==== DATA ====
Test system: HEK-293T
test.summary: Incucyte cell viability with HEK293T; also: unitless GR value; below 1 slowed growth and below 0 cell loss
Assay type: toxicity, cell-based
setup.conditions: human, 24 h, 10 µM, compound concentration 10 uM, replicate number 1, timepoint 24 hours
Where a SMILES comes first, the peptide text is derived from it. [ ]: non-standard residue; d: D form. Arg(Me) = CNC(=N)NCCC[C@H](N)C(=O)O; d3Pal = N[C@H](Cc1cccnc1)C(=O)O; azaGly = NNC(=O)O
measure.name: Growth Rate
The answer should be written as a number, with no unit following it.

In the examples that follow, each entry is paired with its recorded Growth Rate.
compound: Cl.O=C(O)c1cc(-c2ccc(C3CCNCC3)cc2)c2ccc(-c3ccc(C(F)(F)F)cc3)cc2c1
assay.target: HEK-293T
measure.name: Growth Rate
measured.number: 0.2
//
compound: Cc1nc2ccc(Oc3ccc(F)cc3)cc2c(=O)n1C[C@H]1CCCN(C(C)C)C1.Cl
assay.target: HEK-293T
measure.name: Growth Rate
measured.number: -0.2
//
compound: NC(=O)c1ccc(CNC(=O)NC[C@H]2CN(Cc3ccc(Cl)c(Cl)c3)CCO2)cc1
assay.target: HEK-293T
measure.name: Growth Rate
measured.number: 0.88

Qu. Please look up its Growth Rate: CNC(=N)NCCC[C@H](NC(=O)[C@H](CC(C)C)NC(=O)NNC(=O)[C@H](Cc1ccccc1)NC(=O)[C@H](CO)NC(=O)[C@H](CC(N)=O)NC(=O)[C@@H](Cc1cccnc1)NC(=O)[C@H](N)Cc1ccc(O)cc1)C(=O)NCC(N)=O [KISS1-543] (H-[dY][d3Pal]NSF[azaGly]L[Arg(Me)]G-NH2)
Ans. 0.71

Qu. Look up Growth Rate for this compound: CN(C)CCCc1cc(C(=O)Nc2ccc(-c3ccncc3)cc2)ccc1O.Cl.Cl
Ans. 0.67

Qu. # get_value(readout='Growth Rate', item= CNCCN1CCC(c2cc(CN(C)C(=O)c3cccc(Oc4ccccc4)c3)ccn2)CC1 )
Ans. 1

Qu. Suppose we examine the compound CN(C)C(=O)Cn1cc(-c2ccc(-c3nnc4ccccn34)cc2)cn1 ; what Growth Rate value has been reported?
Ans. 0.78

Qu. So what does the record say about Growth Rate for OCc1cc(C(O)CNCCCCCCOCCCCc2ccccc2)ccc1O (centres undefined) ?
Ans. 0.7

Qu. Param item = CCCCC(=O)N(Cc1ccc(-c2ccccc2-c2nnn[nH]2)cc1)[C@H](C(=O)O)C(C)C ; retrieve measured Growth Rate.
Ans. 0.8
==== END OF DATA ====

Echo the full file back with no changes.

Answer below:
Test system: HEK-293T
test.summary: Incucyte cell viability with HEK293T; also: unitless GR value; below 1 slowed growth and below 0 cell loss
Assay type: toxicity, cell-based
setup.conditions: human, 24 h, 10 µM, compound concentration 10 uM, replicate number 1, timepoint 24 hours
Where a SMILES comes first, the peptide text is derived from it. [ ]: non-standard residue; d: D form. Arg(Me) = CNC(=N)NCCC[C@H](N)C(=O)O; d3Pal = N[C@H](Cc1cccnc1)C(=O)O; azaGly = NNC(=O)O
measure.name: Growth Rate
The answer should be written as a number, with no unit following it.

In the examples that follow, each entry is paired with its recorded Growth Rate.
compound: Cl.O=C(O)c1cc(-c2ccc(C3CCNCC3)cc2)c2ccc(-c3ccc(C(F)(F)F)cc3)cc2c1
assay.target: HEK-293T
measure.name: Growth Rate
measured.number: 0.2
//
compound: Cc1nc2ccc(Oc3ccc(F)cc3)cc2c(=O)n1C[C@H]1CCCN(C(C)C)C1.Cl
assay.target: HEK-293T
measure.name: Growth Rate
measured.number: -0.2
//
compound: NC(=O)c1ccc(CNC(=O)NC[C@H]2CN(Cc3ccc(Cl)c(Cl)c3)CCO2)cc1
assay.target: HEK-293T
measure.name: Growth Rate
measured.number: 0.88

Qu. Please look up its Growth Rate: CNC(=N)NCCC[C@H](NC(=O)[C@H](CC(C)C)NC(=O)NNC(=O)[C@H](Cc1ccccc1)NC(=O)[C@H](CO)NC(=O)[C@H](CC(N)=O)NC(=O)[C@@H](Cc1cccnc1)NC(=O)[C@H](N)Cc1ccc(O)cc1)C(=O)NCC(N)=O [KISS1-543] (H-[dY][d3Pal]NSF[azaGly]L[Arg(Me)]G-NH2)
Ans. 0.71

Qu. Look up Growth Rate for this compound: CN(C)CCCc1cc(C(=O)Nc2ccc(-c3ccncc3)cc2)ccc1O.Cl.Cl
Ans. 0.67

Qu. # get_value(readout='Growth Rate', item= CNCCN1CCC(c2cc(CN(C)C(=O)c3cccc(Oc4ccccc4)c3)ccn2)CC1 )
Ans. 1

Qu. Suppose we examine the compound CN(C)C(=O)Cn1cc(-c2ccc(-c3nnc4ccccn34)cc2)cn1 ; what Growth Rate value has been reported?
Ans. 0.78

Qu. So what does the record say about Growth Rate for OCc1cc(C(O)CNCCCCCCOCCCCc2ccccc2)ccc1O (centres undefined) ?
Ans. 0.7

Qu. Param item = CCCCC(=O)N(Cc1ccc(-c2ccccc2-c2nnn[nH]2)cc1)[C@H](C(=O)O)C(C)C ; retrieve measured Growth Rate.
Ans. 0.8